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Microsoft Patents 'Phone-Home' Failure Reporting 361

Posted by michael
from the uspto-funding-based-on-number-of-patents-granted dept.
theodp writes "On Tuesday, the USPTO awarded a patent to Microsoft for its Method and system for reporting a program failure, although a much more sophisticated version of this technology has been standard on IBM mainframes for years. Maybe prior art searches will improve once the USPTO moves into the new two million square foot USPTO campus, which includes five interconnected buildings, a twelve-story atrium, a landscaped two-acre park, and a museum."
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Microsoft Patents 'Phone-Home' Failure Reporting

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  • by Chemisor (97276) on Thursday October 02, 2003 @08:29AM (#7112427)
    I'm sorry, ET; I'm afraid we can't allow you to send that signal... Microsoft, you know...
    • If Windows phoned home, and nobody answered, did the error really occur?

      In other news, after the release of Windows XP service pack 947, Microsoft has suffered a complete DDOS attack as every Windows XP based computer in the world tried submitting a bug report at the same time.

  • by Feztaa (633745) on Thursday October 02, 2003 @08:29AM (#7112429) Homepage
    By awarding obvious and unoriginal patents, the USPTO's plan was to amass a ton of money so they can have wasteful, luxurious campuses...

    Next we'll be reading about how each patent clerk gets his own stripper and lapdances are mandatory every hour on the hour.
    • You know, I have heard that strippers and lap dances were part of the employee benefits program at a lot of dot coms!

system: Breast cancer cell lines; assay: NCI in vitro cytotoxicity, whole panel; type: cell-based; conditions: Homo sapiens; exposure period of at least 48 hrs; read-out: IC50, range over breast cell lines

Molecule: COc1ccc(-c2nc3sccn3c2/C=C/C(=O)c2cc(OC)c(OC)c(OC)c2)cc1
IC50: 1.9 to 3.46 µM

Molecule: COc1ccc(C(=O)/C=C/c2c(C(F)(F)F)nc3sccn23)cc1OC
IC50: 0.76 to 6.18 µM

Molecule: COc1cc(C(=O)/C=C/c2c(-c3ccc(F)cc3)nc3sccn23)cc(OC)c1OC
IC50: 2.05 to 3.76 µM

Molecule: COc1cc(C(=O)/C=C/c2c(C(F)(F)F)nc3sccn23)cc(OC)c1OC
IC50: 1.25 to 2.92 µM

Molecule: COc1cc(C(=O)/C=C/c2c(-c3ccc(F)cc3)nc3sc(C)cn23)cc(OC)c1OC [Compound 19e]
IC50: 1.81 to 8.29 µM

Later,
      -Slashdot Junky
    • strippers and lapdances are punishment, not benefits, so let em have them
    • by Speare (84249) on Thursday October 02, 2003 @08:43AM (#7112519) Homepage Journal
      [RANT]

      Patents are not about who is right, or who is first; patents are about who will sue.

      The US PTO is a money-making service for the government, and this fact is why it operates as it does.

      There is a misconception that it is the central duty of the PTO to form a blockade against granting patents. The PTO can and will block applications where there's heavy similarity with prior art or existing patents, but that's really just a guideline to using the service, not the core function.

      The meager regulatory behavior also weakens further in tough economies, because Big Business believes that having patents, even if they are untenable, will generate revenue; the administrations can open the floodgates at will.

      The PTO's purpose is to grant patents for a fee, and it's wholly suited to do so.